Page:Life of Octavia Hill as told in her letters.djvu/184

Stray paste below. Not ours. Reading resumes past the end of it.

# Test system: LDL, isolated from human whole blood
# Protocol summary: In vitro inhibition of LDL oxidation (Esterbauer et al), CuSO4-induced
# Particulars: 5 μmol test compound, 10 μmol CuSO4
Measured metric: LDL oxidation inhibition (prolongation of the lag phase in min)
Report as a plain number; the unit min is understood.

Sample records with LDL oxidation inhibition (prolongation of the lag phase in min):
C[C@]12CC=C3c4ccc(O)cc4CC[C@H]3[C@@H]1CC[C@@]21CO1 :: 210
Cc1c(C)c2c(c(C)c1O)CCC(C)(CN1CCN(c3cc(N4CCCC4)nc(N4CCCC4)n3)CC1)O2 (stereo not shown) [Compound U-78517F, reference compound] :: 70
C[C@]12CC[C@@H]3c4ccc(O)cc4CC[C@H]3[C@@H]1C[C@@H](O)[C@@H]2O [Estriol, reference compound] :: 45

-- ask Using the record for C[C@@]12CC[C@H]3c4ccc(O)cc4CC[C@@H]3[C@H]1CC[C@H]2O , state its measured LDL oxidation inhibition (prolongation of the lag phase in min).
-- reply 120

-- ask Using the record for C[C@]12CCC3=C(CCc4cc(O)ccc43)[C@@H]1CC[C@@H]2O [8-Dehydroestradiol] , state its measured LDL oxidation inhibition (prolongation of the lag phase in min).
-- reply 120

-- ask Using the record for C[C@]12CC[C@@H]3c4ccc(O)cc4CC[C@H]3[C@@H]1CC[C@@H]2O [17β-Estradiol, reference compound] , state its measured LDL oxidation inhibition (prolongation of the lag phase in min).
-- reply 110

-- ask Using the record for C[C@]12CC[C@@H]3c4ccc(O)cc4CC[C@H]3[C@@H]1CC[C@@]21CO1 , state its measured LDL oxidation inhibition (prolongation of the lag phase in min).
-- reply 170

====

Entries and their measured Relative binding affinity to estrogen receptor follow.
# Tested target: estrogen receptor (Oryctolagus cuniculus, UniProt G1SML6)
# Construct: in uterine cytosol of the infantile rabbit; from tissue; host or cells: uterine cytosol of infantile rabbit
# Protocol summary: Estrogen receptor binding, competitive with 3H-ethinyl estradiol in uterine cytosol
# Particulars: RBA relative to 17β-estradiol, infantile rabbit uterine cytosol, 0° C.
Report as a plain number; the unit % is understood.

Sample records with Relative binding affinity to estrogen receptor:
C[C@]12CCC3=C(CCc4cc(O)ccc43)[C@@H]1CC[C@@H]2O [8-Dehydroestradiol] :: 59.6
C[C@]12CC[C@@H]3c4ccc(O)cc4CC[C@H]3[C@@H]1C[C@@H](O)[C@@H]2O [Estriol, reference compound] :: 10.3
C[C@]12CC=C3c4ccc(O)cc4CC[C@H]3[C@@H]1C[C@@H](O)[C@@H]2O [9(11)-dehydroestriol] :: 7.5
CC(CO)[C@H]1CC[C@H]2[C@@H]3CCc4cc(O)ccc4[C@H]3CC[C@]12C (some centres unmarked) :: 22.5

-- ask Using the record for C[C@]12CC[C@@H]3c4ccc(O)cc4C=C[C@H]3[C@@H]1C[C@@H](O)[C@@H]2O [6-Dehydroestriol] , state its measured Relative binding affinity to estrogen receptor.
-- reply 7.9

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with springing step, and upright carriage, someone whom you would have felt inclined now to call girl now woman. Her cheerfulness, and the air of one who has long been the youngest of the house, and the darling of many brothers, as well as of father and mother, her slight figure, all seemed to give her the first name ; but when you looked at her, there were older lines about her face that made you say "30" ; and, as you knew the face better, you would trace, under all that glad manner, lines of deeply felt suffering ; and certain looks in the deep softness of her grey eyes,—a certain calmness, even in her enthusiasm, would have made you feel that the best of womanhood and of girlhood were combined in her. I suppose you have guessed long ago that I am describing Emma Baumgartner, my new and very dear friend. As I went down there a perfect stranger, having only seen her twice, and her mother once, knowing nothing about who they were, and we had no mutual friends, we had to be specially communicative ; and so, I suppose, our friendship sprang up more quickly than otherwise it could have done. Then, except at meals, we were quite alone, drawing, walking, rowing or resting. But the principal thing that drew us together was my delight in finding in her a great nobleness of judgment and of sympathy, right views about work, and all religious and social questions ; and I think she found a great pleasure in my companionship. We taught her night-school for men and boys together. We attended her men's reading-room. We taught in the Sunday school. We drew. We talked of Kuskin and Mr. Maurice, as well as of her brothers, my sisters, architecture, and all kinds of things. I have had a delightful visit ; and she says she does not know when she has enjoyed a week so much. She has no friends in London